Don’t Touch MY Stuff

Yesterday, I became what Lysa Terkeurst would title: “Unglued.”  I am reading her book now, and I had a very angry mom moment yesterday.  The kids needed a bath, and I had supervised the water running and bathing.  My husband was out cutting the lawn.  The boys (nearly 7 and 4 years old) wanted some play time, and they are both swimmers so we don’t hesitate giving them some privacy to play.  I darted off to the kitchen to clean up the flour mess in the kitchen.

We had just cut out rolled sugar cookies, a major feat because I’m really not a talented baker.  I had never attempted homemade sugar cookies before without another skilled baker’s help.  They turned out amazing, and I was feeling good about that.  The flour mess all over the kitchen table and flour…not such a big fan.

However, I was calm, collected, let the kids enjoy there flour baking mess.  I was ready to sponge down the table (took like seven goes).  Then swept the floor.  In about an hour we were having a House Party for Hot Wheels Spin Shotz so I thought it would be fun to have circle cookies for the kids to go with the circle spinners we’d be trying out.

Back to check on the kids…I’m shocked…in a matter of minutes they have two of MY newly purchased (quite expensive) bubble bath and massage oil in the bath tub.  They totally emptied them…playing away!  WOW!  I got angry.  I told them how upset and sad I was.  These were mine, expensive, chemicals, not to be touched etc.  But, they are kids.

After my tirade, today (and later yesterday) I realized that it wasn’t “eternally” significant.  I had left those things in reach…my bad.  No one got hurt, and bath stuff is replaceable.  My ever amazing husband created consequences: 1. When I accrue enough “treat” money from items typically purchased at the grocery store, then I can re-buy my bath items and the boys enter back into cookie, candy heaven.  2. Boys cannot use our master (big, fun, jetted bath) until he says so.  I’m hoping for a long term ban (months, years, forever!?)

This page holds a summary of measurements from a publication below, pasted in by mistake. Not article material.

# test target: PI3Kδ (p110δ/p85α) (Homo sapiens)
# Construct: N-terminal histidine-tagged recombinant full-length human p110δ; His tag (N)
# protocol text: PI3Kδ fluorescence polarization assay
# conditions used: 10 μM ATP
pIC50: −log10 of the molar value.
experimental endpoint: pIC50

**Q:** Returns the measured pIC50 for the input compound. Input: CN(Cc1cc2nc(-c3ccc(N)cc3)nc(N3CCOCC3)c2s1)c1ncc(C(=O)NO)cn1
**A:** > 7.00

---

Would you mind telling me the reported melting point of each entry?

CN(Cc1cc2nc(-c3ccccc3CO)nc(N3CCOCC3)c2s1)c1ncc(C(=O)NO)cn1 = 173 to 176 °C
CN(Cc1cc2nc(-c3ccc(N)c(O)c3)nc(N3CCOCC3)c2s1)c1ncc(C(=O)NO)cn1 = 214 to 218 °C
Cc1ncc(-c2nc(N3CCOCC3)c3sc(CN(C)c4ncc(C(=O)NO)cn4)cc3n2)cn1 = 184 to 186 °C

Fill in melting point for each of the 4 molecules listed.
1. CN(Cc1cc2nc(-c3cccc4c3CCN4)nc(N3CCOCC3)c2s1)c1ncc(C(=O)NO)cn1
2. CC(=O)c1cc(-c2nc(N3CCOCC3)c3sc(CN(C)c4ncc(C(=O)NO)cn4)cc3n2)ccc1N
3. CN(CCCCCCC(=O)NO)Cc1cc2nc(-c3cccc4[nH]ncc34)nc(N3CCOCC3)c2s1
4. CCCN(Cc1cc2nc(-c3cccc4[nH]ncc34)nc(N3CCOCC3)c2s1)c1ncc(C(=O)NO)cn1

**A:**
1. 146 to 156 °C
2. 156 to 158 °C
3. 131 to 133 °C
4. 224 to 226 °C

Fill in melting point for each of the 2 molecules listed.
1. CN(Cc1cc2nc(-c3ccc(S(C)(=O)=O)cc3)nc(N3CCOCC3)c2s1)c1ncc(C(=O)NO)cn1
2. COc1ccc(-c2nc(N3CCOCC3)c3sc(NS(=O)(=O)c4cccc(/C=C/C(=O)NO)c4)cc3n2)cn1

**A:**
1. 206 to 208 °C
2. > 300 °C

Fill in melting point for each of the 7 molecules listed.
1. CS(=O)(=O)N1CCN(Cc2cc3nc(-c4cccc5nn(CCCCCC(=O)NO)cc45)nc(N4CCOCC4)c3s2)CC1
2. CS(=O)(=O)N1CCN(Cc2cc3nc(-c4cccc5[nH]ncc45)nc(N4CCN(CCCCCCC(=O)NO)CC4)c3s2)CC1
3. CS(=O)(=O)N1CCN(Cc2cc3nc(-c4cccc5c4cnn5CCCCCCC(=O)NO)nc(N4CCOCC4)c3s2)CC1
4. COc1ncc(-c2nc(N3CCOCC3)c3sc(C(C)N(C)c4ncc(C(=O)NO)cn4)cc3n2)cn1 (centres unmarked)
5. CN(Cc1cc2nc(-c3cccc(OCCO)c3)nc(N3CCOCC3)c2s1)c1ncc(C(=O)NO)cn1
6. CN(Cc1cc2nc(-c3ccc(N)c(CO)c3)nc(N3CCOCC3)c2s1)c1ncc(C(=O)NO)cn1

Later yesterday, when we had that above mentioned Spin Shotz party…

Addison, our oldest, took his older boy friends back to his room to create their own track in private away from the little kids.  A few moms went with to watch, and I hung out with others in the main room helping the little preschoolers share and make their tracks.  When I went back to check the big boys, I was in awe…I caught the tail end of my son’s own “unglued” moment.  It wasn’t his first or last of the day.  You, see someone touched HIS stuff.

He got angry because he didn’t want the boys touching his Lego creations, and he reiterated that it was a “Spin Shotz party NOT a Lego party….”  And, so it goes.  Later, my youngest was whining and fussing about sharing his spinner.  It was HIS.

We don’t like to share.  However, God shares richly with us, and it really isn’t OUR stuff.  Everything we have is HIS.  Our tongues included.  I really like Terkeurst’s book “Unglued” because she talks about taming the tongue and our emotions.  One of her quotes appears here:

More importantly God calls us not to stay angry.  Apparently it is okay to be angry…Christ was angry at times, God most definitely has been angry.  However, according to His Word we must not sin in our anger…

Ephesians 4:25-27

New International Version (NIV)

25 Therefore each of you must put off falsehood and speak truthfully to your neighbor, for we are all members of one body. 26 “In your anger do not sin”[a]: Do not let the sun go down while you are still angry, 27 and do not give the devil a foothold.

We did not let the sun go down on our anger at house.  There are consequences for our actions, for our sin.  However, I always tell my children…”I love you and I forgive you.”  When we screw up…this is ultimately what we want and need to hear.

As adults we come to our Father with our sins, and He gives us grace.  As a work in progress, I hope I can be more grace giving and less angry with others.  We can speak “truthfully” without hurting others feelings.  We can be upset without being unrealistic.



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